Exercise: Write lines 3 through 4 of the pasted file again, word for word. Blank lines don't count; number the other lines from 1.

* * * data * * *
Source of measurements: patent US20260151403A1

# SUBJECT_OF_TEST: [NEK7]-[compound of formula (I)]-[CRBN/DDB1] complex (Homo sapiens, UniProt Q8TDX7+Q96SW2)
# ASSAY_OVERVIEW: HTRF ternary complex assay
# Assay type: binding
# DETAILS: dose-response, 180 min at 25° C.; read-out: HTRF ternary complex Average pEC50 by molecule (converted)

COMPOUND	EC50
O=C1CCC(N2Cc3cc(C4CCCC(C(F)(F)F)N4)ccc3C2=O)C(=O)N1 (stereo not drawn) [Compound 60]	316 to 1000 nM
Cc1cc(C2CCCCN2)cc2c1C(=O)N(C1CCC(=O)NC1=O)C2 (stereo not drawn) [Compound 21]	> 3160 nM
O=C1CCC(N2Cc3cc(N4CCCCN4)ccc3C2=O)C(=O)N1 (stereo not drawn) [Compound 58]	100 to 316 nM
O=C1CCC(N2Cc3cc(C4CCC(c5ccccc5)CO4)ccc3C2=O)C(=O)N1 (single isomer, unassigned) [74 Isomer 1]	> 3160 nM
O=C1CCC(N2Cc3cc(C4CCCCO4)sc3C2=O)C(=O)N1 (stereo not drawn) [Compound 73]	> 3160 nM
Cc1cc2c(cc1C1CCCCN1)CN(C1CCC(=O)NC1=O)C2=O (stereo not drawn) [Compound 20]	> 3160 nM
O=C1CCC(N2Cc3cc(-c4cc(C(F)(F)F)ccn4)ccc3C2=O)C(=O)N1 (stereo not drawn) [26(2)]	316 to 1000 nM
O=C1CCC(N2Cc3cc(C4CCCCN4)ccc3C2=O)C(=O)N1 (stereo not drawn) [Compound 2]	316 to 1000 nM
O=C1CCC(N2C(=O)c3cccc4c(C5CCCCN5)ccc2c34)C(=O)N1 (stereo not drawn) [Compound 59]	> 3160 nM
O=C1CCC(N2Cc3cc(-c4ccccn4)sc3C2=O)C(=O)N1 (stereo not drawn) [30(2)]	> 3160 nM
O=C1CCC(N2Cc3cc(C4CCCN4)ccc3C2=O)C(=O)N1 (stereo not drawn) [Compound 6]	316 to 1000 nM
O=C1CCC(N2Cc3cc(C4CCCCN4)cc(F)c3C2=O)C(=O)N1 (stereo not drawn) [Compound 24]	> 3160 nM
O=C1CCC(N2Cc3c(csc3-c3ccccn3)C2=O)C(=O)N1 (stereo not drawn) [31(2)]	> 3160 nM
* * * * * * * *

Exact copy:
# ASSAY_OVERVIEW: HTRF ternary complex assay
# Assay type: binding